Republicans will take solace in their success in holding on to the House of Representatives. But the party as a whole will have to come to terms with its failures to expand beyond its base of older white voters and to translate right-wing slogans into a coherent agenda. Republicans need to have a serious talk with themselves, and they need to change.

All of this strengthens Obama’s hand. It will not be so easy for Republicans to keep saying no. They can no longer use their desire to defeat Obama as a rallying cry. They cannot credibly insist that tax increases can never be part of a solution to the nation’s fiscal problems.

And now Obama will have the strongest argument a politician can offer. Repeatedly, he asked the voters to settle Washington’s squabbles in his favor. On Tuesday, they did. And so a president who took office four years ago on a wave of emotion may now have behind him something more valuable and durable: a majority that thought hard about his stewardship and decided to let him finish the job he had begun.

 

By: E. J. Dionne, Jr., Opinion Writer, The Washington Post, November 7, 2012

November 8, 2012 Posted by | Election 2012 | , , , , , , , , | 1 Comment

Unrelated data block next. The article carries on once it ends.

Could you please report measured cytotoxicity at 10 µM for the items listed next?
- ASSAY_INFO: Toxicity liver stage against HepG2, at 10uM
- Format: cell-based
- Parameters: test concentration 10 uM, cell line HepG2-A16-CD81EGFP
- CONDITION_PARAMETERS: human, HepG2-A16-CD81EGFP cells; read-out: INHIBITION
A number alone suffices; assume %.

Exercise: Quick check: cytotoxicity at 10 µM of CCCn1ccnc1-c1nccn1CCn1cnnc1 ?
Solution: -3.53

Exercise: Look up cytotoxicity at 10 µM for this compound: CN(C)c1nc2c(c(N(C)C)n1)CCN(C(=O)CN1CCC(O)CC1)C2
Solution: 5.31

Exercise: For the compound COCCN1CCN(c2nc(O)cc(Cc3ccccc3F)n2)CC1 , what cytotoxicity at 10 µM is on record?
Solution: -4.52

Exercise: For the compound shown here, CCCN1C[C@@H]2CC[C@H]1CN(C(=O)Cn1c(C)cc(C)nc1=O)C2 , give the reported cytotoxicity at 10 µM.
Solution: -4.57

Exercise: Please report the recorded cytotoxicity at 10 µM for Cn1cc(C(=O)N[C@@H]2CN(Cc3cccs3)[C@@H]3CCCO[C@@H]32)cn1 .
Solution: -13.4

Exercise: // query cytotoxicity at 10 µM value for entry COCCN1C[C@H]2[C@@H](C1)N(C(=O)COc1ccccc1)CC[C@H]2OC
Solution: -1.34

“A Foundation Of Evasions And Lies”: Can A “Post-Truth” Candidate Be Elected President?

Not long ago, Jay Rosen memorably dubbed Mitt Romney’s bid for the presidency a “post truth” campaign. Within 48 hours, we may find out whether a “post truth” candidate can be elected president.

If there is one constant to this campaign, it’s that Romney has startled many observers by operating from the basic premise that there is literally no set of boundaries he needs to follow when it comes to the veracity of his assertions, the transparency he provides about his fundraising and finances, and the specificity of his plans for the country. On the dishonesty front, this has grown more pronounced in recent days, with Romney’s embrace of the Jeep-to-China lie as a closing argument in Ohio and his absurd attacks on Obama for urging people to vote.